For more information about Snapchat features you can read my synopsis below.
An image is taken by pressing the shutter button once. In order to record video, you hold down the shutter button where you will see a red timer appear to let you know how much time is remaining. Once an image is taken there are a number of edits that can be made. You can draw on top of the picture with the pen tool, add emojis or stickers (size and location are adjustable), add text (31 character limit), or you can swipe left or right to add a filter (more about those later).
Another unique feature of Snapchat is the opportunity to publish a story. Every snap video or image you take will allow you to select the people that you send it to, or you can publish it to your story that can be viewed by all of your friends for up to 24-hours. There was a bit of debate on how this would work and if it would take off but it most certainly has. As you add a video or image to your story it will appear as a longer narrative of snaps that are continuously strung together.
FILTERS (for images)
The evolution of filters has been an interesting one. It’s clear that Snapchat allows for trial and error and it’s nice to know they are readily adapting to their customers. A filter can be added to an image by swiping right or left once the image has been taken. In some cases it’s your typical filters: sepia, B&W, the time, or the temperature. In other instances, there is a Geofilter that is featured based on your geographical location. A few filters were offered in the initial stages that most users only received if they opted into the Beta testing. With the increasing demand for more filters, Snapchat added the option of purchasing a particular filter at $.99/each. Though the reason for this is understandable, it was not well received by users.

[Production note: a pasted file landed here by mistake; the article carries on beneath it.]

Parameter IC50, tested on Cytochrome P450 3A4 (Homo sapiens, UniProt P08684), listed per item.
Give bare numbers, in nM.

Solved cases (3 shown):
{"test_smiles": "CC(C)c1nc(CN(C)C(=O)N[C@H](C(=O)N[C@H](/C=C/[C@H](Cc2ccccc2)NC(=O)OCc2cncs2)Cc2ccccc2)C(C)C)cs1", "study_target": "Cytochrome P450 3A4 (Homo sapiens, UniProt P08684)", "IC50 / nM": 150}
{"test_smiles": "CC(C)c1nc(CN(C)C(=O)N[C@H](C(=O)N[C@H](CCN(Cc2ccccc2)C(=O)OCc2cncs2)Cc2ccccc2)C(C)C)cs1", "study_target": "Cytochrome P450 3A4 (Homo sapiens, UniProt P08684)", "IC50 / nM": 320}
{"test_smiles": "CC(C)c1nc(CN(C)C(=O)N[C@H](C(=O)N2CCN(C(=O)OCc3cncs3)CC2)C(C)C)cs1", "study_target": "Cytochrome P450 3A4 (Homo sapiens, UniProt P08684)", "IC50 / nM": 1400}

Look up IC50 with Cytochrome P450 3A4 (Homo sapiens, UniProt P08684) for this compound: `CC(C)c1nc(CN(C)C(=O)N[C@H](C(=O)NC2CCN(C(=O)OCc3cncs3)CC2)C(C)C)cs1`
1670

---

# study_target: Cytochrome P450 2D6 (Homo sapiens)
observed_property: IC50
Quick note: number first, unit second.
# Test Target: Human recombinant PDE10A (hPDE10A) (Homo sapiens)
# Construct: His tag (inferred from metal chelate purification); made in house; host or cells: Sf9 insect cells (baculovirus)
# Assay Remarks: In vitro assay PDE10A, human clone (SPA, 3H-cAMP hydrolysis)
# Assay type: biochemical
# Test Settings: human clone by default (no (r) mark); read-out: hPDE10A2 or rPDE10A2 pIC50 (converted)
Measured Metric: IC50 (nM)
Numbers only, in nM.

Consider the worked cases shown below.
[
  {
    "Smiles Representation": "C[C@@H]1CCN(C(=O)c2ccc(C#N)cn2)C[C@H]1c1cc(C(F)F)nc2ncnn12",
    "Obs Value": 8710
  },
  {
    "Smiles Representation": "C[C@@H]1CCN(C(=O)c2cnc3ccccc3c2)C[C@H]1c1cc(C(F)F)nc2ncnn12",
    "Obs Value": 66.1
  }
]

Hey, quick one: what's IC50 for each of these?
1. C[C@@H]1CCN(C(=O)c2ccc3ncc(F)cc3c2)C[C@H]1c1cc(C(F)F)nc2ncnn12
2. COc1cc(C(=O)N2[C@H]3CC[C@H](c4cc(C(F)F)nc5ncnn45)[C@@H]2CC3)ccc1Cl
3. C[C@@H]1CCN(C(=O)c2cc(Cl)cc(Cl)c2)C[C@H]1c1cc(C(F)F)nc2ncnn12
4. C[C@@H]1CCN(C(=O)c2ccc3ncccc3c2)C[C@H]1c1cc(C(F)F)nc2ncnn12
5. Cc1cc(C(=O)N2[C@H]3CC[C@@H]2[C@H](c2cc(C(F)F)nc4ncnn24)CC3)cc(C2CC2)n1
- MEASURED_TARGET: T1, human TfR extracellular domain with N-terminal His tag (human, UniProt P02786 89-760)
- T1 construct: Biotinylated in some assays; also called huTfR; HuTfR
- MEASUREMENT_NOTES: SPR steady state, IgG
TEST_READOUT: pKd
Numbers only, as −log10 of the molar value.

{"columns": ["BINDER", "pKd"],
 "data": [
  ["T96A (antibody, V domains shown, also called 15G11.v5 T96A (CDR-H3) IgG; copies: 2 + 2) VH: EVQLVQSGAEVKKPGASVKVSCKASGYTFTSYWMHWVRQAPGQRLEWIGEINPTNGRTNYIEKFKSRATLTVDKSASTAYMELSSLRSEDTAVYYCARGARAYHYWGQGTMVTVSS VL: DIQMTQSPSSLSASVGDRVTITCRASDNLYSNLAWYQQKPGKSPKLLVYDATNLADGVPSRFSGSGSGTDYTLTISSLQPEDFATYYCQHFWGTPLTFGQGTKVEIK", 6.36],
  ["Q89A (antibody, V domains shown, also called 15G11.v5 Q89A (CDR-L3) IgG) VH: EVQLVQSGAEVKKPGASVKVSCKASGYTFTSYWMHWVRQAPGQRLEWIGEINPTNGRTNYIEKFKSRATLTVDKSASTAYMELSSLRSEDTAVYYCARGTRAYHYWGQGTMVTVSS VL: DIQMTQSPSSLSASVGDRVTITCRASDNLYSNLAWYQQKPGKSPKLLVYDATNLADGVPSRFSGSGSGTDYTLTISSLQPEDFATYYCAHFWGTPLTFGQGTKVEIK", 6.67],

After a brief period, the for-purchase filters disappeared. I would attribute this trial period as a lesson learned, they saw the potential for the on-demand filters but needed a way to increase revenue with the offering.
LENSES (Filters for Videos)
Probably one of my current favorite features of Snapchat are the incredibly entertaining video lenses. I mentioned that recording a video is done by holding down the shutter button. In order for the lenses to appear you position your face in the center and press down anywhere besides the shutter button. The lenses then appear along the bottom, you can preview it before recording, just take a picture, or record a video all on the same screen.
Though the majority are not sponsored, they’re doing what is intended. Getting users on the app continually. The one that I remember most notably during the Superbowl was sponsored by Gatorade. A water cooler (filled with Gatorade presumably) would appear and dump over your head. It’s the little things in life. Being able to swap faces with my co-workers was something only done with meticulous Photoshop skills. Now- anyone (with Snapchat) can do it!